Today’s post is written by Jay Graves, the technology and marketing wizard at StyleBlueprint who works tirelessly in the back of the house to keep the front of the house running smoothly. (And yes, he happens to be the spouse of SB co-founder, Liza Graves!) We’re thrilled Jay’s taken time to share his perspective and expertise gleaned from over 20 years in the direct marketing world to help us understand why LinkedIn is such a valuable, professional networking tool.

At the end of this feature, you’ll see links to other SB cities’ posts on Facebook, Instagram, Pinterest and smart phones. Social media is a huge subject, and though we’re merely scratching the surface here, each of our SB posts offers helpful information and tips about some of the most popular platforms people are using to connect with one another online. We’ve learned a lot putting these posts together and hope you find this information equally helpful!
















The year was 2004. My company was in a world of hurt. Our largest client, a Fortune 500 company, was threatening to fire us unless one of the big consulting companies would list us as approved vendor for email marketing.

The trouble was, we were a) very small and b) didn’t know anyone at a big consulting company.  In fact, if we had known someone at a big consulting company they would have invited us in to throw us out, just for fun.

I was an early user of a small website called LinkedIn. Not knowing what I didn’t know, I did a search for someone, anyone, who could help us find a resource. After a lot of searches, I was introduced to a gentlemen in California who methodically walked me through the process of becoming a ranked service provider. I took lots of notes and offered to pay him. He said not to worry about it and that he was happy to help.

We followed his advice and were eventually listed as a “strong performer” in a major consulting company’s annual report on email marketing. (We were the smallest company ranked.) I flew out and met my client and handed her a copy of the report. She hugged me and said she was delighted, now, not to fire me.

I am a fan of LinkedIn.

That being said, I DO NOT think LinkedIn is a “social network,” but rather something much more important for anyone working. In a nutshell, it is the modern American resume. Period.

As a matter of course, I leave it open in a browser window constantly. Whenever I need to research a person or a company, I go to LinkedIn first. You can learn a lot about someone by seeing how they manage their profile. And, it doesn’t matter if you are a CEO or part-time worker; the more professional you are on LinkedIn, the more opportunities you will have to succeed.

Here are five tips to make LinkedIn work effectively for you in your career, regardless of what it is.

  1. Edit your profile carefully. Take the time to get it right. Use the right dates for jobs and education. Add sufficient detail and don’t use boilerplate language when possible. Ask for recommendations from people you really trust, not just anyone.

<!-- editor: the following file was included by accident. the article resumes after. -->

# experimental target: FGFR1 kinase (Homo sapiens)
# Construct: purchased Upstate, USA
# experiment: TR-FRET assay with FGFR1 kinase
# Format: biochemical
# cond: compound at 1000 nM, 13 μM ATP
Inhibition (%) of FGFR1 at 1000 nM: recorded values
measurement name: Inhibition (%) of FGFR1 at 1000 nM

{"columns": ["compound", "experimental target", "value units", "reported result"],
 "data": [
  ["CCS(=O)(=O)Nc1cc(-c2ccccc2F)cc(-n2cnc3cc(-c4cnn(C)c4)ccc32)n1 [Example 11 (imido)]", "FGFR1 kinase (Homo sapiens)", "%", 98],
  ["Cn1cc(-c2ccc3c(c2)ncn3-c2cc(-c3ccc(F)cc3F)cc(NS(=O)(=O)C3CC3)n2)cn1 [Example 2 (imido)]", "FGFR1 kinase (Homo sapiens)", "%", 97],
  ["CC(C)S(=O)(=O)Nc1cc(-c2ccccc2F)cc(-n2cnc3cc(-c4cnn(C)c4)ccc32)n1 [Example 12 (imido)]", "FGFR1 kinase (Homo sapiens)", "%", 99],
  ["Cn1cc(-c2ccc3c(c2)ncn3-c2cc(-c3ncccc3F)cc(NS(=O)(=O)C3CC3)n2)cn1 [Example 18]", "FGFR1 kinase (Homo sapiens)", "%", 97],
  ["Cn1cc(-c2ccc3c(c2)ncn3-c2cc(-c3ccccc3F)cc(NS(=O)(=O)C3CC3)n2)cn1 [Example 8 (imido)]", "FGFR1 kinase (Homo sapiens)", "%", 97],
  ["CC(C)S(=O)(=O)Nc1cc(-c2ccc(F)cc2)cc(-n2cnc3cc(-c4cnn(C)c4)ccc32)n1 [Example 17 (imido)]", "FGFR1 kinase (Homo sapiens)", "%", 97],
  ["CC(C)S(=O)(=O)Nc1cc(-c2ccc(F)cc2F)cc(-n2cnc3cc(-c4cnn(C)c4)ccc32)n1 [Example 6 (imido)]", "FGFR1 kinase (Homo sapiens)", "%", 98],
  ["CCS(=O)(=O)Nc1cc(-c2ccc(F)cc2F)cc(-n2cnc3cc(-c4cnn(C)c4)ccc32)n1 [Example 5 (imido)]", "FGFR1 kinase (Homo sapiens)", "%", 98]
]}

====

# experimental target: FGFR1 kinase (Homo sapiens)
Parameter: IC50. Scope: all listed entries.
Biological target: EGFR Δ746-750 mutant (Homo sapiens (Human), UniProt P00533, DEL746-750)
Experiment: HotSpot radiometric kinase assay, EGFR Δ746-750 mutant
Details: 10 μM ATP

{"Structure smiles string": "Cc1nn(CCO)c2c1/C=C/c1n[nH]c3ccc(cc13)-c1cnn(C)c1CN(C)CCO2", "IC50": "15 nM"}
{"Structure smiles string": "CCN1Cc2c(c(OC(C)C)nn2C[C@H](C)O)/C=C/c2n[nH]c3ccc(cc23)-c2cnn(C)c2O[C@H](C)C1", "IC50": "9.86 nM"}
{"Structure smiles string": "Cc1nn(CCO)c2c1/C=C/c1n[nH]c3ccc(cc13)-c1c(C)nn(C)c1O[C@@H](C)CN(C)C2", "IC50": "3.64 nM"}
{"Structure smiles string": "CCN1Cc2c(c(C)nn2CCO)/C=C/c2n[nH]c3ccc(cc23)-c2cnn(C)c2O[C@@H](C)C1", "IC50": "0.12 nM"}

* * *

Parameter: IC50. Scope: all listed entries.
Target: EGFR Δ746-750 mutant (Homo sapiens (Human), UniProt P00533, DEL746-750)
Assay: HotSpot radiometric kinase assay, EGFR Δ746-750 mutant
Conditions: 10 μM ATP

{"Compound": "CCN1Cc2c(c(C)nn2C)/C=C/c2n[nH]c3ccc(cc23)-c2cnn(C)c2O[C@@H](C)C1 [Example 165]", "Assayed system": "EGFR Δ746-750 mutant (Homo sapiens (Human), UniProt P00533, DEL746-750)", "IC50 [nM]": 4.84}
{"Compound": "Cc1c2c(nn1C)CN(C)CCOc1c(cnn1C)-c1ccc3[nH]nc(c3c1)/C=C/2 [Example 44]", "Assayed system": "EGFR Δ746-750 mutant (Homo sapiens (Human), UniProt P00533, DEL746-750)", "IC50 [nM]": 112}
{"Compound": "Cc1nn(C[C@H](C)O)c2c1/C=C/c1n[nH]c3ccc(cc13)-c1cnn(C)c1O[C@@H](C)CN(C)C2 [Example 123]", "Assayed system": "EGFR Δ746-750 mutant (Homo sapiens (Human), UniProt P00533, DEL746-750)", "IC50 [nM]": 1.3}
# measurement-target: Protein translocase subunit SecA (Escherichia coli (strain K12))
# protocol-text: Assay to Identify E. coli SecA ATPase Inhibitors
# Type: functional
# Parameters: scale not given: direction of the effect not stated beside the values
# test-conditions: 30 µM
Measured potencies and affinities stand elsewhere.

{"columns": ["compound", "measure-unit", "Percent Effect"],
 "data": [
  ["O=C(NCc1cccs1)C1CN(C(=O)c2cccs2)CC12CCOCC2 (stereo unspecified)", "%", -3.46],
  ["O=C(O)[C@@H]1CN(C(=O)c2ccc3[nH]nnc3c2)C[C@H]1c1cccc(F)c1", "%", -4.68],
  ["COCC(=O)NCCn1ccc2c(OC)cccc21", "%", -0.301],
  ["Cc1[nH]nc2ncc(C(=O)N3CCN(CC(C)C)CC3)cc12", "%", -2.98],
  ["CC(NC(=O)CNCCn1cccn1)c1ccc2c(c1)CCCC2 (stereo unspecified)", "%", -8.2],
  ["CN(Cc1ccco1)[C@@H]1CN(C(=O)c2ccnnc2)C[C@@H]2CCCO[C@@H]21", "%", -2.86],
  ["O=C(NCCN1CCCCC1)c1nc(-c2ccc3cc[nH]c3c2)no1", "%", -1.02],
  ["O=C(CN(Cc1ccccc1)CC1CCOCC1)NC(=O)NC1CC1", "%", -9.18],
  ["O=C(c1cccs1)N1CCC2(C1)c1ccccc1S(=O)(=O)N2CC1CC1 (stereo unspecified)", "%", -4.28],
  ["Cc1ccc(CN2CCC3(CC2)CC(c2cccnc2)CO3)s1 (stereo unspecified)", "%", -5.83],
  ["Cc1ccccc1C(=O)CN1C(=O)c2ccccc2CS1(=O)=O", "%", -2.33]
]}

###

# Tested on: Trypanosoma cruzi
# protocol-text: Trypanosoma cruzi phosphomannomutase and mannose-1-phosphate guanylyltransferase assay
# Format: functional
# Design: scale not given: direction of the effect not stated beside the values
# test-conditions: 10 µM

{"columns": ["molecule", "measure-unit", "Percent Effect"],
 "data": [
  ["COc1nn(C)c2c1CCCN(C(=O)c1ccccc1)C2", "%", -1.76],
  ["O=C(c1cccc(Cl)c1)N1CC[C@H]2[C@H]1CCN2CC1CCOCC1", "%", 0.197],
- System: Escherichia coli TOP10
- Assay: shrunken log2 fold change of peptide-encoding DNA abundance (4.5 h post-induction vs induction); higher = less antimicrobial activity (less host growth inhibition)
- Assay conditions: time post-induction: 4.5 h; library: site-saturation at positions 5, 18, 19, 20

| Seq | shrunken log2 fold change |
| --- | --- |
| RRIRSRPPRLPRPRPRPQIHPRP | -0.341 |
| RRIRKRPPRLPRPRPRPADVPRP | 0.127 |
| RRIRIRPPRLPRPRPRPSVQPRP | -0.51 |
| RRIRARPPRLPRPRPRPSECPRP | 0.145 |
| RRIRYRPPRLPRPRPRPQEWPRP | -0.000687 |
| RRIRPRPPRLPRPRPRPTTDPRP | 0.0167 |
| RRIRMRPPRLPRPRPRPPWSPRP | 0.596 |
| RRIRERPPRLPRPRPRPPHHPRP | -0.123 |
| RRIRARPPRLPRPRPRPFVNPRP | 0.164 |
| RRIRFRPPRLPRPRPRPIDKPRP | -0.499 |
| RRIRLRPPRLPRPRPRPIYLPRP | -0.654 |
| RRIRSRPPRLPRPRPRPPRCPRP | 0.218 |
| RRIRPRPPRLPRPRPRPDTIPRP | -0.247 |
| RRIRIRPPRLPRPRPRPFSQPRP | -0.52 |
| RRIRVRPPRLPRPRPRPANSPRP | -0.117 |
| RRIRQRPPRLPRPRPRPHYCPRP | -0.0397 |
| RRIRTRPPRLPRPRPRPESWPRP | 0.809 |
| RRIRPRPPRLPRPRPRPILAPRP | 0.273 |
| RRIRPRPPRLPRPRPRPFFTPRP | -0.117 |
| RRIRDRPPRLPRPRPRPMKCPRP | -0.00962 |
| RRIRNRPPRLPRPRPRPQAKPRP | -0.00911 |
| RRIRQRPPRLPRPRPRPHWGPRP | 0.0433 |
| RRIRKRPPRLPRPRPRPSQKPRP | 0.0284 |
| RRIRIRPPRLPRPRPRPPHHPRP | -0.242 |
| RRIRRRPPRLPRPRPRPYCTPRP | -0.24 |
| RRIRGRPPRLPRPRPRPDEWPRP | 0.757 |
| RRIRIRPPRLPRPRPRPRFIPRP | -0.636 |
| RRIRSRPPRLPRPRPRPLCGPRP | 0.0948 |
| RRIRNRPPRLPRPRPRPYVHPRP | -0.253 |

2. Edit your profile consistently. Want to know the fastest way to tell when someone is looking to change jobs? Look for a flurry of LinkedIn updates. Keep your profile up-to-date over time so it’s always current and ready before you need it.
  3. Share carefully. LinkedIn has a very nice sharing function for status updates, articles, etc. This should be used ONLY for work items and only when you think the content is worthy of showing to your network. At most, this is a couple of times a week. Never, ever, ever link LinkedIn to your Twitter or Facebook feeds. No one at work wants to hear about Aunt Sally or the great dip at the party.
  4. Have a good picture taken. Probably the most important tip. Use a high-quality photo (professional, where feasible), not one taken from your computer’s camera. It should be something that shows you in the same light that an interview would. For a really funny overview, check out this article:
  5. Watch your privacy. Unless you change your default privacy settings, every search you make will show up to premium members you have searched for. (Remember, this is a business network, not a social one.)  In the image below, note where privacy settings can be adjusted.

I hope you find these tips helpful (though, perhaps, not stylish)!


LinkedIn is just one of many communications tools you can use to help grow your career. As with almost everything in life, the care you take in how you present yourself on LinkedIn can help immensely. Just remember, over 100 million people are now using it for business every day.




Jay Graves



Thanks, Jay!

Be sure to check out our social media posts in other SB cities today:


 In Nashville: Facebook: Social Media Tips





In Atlanta: Pinterest: Do You Pin It?





In Birmingham: Smart Phones, Smarter Parents: Tips for Safe Usage





In Louisville: Say Hello to Instagram






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